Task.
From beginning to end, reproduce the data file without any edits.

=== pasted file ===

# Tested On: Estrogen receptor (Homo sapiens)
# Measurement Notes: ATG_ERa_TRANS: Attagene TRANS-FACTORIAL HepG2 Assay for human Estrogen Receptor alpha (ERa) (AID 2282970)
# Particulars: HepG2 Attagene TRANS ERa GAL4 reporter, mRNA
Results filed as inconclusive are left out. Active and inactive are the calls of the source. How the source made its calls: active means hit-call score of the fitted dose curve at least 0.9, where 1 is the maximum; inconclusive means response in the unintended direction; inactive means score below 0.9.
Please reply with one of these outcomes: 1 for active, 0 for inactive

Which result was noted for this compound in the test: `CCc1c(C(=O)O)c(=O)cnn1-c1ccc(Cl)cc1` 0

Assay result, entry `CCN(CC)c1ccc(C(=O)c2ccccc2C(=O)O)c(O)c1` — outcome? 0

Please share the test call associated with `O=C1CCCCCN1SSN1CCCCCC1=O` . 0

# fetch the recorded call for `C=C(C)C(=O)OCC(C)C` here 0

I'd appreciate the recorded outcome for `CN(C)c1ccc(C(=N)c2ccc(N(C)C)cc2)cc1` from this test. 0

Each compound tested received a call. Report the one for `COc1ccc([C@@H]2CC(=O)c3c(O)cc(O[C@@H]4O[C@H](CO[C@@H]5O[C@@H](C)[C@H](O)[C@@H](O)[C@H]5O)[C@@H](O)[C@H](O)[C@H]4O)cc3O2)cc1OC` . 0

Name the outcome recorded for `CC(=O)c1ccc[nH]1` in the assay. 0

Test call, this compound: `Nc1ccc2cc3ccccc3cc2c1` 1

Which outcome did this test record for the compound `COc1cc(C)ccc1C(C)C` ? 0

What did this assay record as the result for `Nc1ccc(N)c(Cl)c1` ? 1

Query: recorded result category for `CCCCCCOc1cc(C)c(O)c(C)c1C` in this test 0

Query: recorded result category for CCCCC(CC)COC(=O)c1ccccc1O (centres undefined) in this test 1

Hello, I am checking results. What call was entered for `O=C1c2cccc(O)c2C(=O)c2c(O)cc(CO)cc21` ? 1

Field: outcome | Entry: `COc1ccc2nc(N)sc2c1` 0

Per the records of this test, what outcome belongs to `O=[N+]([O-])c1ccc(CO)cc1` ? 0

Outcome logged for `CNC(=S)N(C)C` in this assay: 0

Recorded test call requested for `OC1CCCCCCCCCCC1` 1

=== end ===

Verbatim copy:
# Tested On: Estrogen receptor (Homo sapiens)
# Measurement Notes: ATG_ERa_TRANS: Attagene TRANS-FACTORIAL HepG2 Assay for human Estrogen Receptor alpha (ERa) (AID 2282970)
# Particulars: HepG2 Attagene TRANS ERa GAL4 reporter, mRNA
Results filed as inconclusive are left out. Active and inactive are the calls of the source. How the source made its calls: active means hit-call score of the fitted dose curve at least 0.9, where 1 is the maximum; inconclusive means response in the unintended direction; inactive means score below 0.9.
Please reply with one of these outcomes: 1 for active, 0 for inactive

Which result was noted for this compound in the test: `CCc1c(C(=O)O)c(=O)cnn1-c1ccc(Cl)cc1` 0

Assay result, entry `CCN(CC)c1ccc(C(=O)c2ccccc2C(=O)O)c(O)c1` — outcome? 0

Please share the test call associated with `O=C1CCCCCN1SSN1CCCCCC1=O` . 0

# fetch the recorded call for `C=C(C)C(=O)OCC(C)C` here 0

I'd appreciate the recorded outcome for `CN(C)c1ccc(C(=N)c2ccc(N(C)C)cc2)cc1` from this test. 0

Each compound tested received a call. Report the one for `COc1ccc([C@@H]2CC(=O)c3c(O)cc(O[C@@H]4O[C@H](CO[C@@H]5O[C@@H](C)[C@H](O)[C@@H](O)[C@H]5O)[C@@H](O)[C@H](O)[C@H]4O)cc3O2)cc1OC` . 0

Name the outcome recorded for `CC(=O)c1ccc[nH]1` in the assay. 0

Test call, this compound: `Nc1ccc2cc3ccccc3cc2c1` 1

Which outcome did this test record for the compound `COc1cc(C)ccc1C(C)C` ? 0

What did this assay record as the result for `Nc1ccc(N)c(Cl)c1` ? 1

Query: recorded result category for `CCCCCCOc1cc(C)c(O)c(C)c1C` in this test 0

Query: recorded result category for CCCCC(CC)COC(=O)c1ccccc1O (centres undefined) in this test 1

Hello, I am checking results. What call was entered for `O=C1c2cccc(O)c2C(=O)c2c(O)cc(CO)cc21` ? 1

Field: outcome | Entry: `COc1ccc2nc(N)sc2c1` 0

Per the records of this test, what outcome belongs to `O=[N+]([O-])c1ccc(CO)cc1` ? 0

Outcome logged for `CNC(=S)N(C)C` in this assay: 0

Recorded test call requested for `OC1CCCCCCCCCCC1` 1